My mum, dad and sis wanted to add to my burgeoning pile of gear but they weren't sure what I wanted/needed. So they supplied the readies to go towards a GoLite Pinnacle and a POE Peak Elite AC. I went for the Pinnacle as it just seemed to be the very best combination of weight to capacity to price that I could find, and when it arrived from Backpackinglight.co.uk I was definitely impressed. I think it's probably lighter than the 8 litre capacity Camelbak that I use when cycling, but holds 9 times as much gear! It also came with a small bag of Skittles, which didn't last long...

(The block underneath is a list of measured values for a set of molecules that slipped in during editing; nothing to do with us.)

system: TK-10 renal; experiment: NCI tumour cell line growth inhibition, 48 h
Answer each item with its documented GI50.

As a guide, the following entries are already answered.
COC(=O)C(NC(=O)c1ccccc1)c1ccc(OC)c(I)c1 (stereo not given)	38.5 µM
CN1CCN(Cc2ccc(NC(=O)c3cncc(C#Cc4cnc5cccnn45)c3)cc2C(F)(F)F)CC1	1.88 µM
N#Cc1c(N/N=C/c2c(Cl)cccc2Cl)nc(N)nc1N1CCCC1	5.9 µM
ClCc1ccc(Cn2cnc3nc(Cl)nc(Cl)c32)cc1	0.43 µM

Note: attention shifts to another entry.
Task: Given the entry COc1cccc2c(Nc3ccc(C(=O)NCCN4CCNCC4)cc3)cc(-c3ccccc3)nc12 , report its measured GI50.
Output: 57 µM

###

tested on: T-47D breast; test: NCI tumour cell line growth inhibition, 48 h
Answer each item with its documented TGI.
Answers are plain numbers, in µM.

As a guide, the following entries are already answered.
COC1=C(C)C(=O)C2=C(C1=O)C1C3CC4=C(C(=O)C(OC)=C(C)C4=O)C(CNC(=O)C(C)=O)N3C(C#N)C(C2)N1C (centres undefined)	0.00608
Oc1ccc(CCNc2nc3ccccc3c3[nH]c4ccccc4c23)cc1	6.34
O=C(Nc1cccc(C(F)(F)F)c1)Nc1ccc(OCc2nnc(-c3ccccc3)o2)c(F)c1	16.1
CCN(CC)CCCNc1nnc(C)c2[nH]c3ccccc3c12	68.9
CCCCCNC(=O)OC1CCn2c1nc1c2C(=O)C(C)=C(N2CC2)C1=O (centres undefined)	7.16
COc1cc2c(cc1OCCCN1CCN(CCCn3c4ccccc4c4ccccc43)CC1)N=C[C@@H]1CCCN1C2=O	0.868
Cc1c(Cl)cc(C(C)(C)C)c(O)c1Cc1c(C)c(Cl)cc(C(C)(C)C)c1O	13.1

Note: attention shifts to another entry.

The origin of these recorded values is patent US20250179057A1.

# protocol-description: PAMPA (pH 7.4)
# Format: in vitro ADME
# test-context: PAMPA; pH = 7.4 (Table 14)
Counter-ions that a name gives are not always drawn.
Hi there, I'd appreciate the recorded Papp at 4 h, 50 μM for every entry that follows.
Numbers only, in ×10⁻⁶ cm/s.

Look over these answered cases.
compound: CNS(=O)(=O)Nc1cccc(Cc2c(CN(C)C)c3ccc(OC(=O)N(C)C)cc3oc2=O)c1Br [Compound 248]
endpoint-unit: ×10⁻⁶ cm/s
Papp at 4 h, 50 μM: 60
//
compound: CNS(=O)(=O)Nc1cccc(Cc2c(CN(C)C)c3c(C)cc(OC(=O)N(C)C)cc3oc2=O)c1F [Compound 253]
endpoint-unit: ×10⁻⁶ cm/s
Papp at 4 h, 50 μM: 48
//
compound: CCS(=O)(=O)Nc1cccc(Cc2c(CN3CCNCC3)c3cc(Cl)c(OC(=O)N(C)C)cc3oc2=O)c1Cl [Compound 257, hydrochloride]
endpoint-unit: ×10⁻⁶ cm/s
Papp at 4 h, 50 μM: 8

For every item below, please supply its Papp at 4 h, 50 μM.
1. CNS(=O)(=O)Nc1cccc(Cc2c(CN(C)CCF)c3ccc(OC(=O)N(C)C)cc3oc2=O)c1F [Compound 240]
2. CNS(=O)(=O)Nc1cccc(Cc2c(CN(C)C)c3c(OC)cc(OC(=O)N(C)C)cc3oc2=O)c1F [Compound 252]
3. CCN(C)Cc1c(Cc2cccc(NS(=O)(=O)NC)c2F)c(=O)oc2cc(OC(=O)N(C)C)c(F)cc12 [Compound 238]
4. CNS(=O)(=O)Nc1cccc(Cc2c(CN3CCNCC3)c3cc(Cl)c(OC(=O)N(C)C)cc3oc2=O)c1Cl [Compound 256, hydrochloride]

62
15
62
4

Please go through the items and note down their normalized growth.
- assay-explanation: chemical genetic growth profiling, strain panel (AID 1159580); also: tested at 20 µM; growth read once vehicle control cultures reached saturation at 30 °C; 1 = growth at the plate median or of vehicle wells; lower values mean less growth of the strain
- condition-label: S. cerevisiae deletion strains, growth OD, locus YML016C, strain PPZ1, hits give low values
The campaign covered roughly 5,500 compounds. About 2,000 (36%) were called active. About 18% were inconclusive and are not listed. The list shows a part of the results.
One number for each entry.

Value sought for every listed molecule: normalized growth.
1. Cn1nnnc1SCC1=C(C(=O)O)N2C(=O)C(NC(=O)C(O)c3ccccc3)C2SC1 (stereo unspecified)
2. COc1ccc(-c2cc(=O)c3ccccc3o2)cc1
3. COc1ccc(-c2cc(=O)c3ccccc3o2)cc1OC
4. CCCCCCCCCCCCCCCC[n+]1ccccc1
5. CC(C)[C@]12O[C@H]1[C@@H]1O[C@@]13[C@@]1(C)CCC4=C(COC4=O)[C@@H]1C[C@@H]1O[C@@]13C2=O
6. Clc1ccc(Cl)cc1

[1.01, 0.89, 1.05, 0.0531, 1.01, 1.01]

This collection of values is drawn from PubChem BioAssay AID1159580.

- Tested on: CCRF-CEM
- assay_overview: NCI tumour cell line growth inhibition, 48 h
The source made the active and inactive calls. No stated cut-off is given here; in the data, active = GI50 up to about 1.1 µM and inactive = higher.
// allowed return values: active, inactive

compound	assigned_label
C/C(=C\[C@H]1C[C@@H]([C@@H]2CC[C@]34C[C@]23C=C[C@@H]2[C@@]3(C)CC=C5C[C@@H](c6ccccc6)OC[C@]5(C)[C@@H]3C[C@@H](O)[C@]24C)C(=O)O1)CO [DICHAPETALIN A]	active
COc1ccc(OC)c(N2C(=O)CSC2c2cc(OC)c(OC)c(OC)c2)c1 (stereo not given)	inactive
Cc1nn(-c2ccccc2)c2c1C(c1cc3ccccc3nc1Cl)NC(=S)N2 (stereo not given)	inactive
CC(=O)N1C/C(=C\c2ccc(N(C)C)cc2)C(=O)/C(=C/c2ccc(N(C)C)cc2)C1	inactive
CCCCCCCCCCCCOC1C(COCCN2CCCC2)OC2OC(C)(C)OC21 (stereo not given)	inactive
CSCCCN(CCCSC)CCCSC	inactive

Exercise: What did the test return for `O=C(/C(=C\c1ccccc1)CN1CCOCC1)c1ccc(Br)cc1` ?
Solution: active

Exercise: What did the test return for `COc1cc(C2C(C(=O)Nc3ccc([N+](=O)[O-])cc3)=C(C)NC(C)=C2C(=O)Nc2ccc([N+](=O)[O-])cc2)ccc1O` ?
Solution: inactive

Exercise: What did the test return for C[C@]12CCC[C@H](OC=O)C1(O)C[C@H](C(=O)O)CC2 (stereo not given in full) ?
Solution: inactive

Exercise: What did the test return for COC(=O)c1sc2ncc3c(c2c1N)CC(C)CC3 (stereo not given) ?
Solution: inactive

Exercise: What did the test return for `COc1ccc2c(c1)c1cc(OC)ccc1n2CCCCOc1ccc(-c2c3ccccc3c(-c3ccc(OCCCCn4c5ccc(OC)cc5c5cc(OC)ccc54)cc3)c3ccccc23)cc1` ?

I chose a Peak Elite over the Neoair on much the same criteria as the Pinnacle; when you compare weight - price - spec, it really is hard to beat them. Sadly they were out of stock when I ordered, and looked like they wouldn't be in until the end of the month at the earliest. However, a supply turned up sooner than expected and Rose at BPL soon had one winging it's way to me (with more Skittles, which met the fate of their predecessors). Again, initial impressions were really positive. A very small packed size and low weight compared to my Thermarests had me oohing and aahing. Some huffing and puffing soon had it inflated and tested. Soooo comfortable, even for a side sleeper. No hip bone digging in to the ground through the mat. When I rolled off however, it was half deflated. Thinking I hadn't tightened the valve correctly I reinflated and the same thing happened. A quick dunk in the bath showed a stream of bubbles pouring out of the "seam" at the foot end. Humpf. As it was Friday evening I figured Bob and Rose would have shut up shop for the weekend, so I just dropped a quick email to them detailing the problem, and mentioned that I could pop by to pick up a replacement on Monday, to save any postal-based hassle. Well, I got an email from Rose first thing Monday, and by 11:30 I had a new mat in my mitts. Truly excellent service form a small company, they get Ken's coveted "Two Thumbs Up" virtual badge.